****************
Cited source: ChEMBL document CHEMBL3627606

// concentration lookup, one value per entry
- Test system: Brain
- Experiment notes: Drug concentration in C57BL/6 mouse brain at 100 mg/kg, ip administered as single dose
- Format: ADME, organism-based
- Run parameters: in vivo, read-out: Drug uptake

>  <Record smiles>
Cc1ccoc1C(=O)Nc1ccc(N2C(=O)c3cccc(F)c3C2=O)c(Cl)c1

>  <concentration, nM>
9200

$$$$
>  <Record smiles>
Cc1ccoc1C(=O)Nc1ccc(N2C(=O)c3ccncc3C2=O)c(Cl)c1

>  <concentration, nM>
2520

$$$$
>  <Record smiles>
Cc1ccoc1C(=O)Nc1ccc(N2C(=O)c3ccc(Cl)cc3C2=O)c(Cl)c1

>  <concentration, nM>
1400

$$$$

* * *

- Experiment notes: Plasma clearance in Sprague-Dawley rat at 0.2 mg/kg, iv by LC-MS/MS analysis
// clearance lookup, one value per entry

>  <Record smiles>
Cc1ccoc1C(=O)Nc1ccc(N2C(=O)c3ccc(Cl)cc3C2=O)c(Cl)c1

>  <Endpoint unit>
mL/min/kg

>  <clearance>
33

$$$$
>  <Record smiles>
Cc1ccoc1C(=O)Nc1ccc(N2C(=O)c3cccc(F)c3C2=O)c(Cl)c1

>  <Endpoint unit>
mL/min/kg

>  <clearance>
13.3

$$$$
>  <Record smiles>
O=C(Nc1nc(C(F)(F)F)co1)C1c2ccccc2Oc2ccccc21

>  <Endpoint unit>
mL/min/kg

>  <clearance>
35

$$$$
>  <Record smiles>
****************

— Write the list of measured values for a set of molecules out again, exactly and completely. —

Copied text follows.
Cited source: ChEMBL document CHEMBL3627606

// concentration lookup, one value per entry
- Test system: Brain
- Experiment notes: Drug concentration in C57BL/6 mouse brain at 100 mg/kg, ip administered as single dose
- Format: ADME, organism-based
- Run parameters: in vivo, read-out: Drug uptake

>  <Record smiles>
Cc1ccoc1C(=O)Nc1ccc(N2C(=O)c3cccc(F)c3C2=O)c(Cl)c1

>  <concentration, nM>
9200

$$$$
>  <Record smiles>
Cc1ccoc1C(=O)Nc1ccc(N2C(=O)c3ccncc3C2=O)c(Cl)c1

>  <concentration, nM>
2520

$$$$
>  <Record smiles>
Cc1ccoc1C(=O)Nc1ccc(N2C(=O)c3ccc(Cl)cc3C2=O)c(Cl)c1

>  <concentration, nM>
1400

$$$$

* * *

- Experiment notes: Plasma clearance in Sprague-Dawley rat at 0.2 mg/kg, iv by LC-MS/MS analysis
// clearance lookup, one value per entry

>  <Record smiles>
Cc1ccoc1C(=O)Nc1ccc(N2C(=O)c3ccc(Cl)cc3C2=O)c(Cl)c1

>  <Endpoint unit>
mL/min/kg

>  <clearance>
33

$$$$
>  <Record smiles>
Cc1ccoc1C(=O)Nc1ccc(N2C(=O)c3cccc(F)c3C2=O)c(Cl)c1

>  <Endpoint unit>
mL/min/kg

>  <clearance>
13.3

$$$$
>  <Record smiles>
O=C(Nc1nc(C(F)(F)F)co1)C1c2ccccc2Oc2ccccc21

>  <Endpoint unit>
mL/min/kg

>  <clearance>
35

$$$$
>  <Record smiles>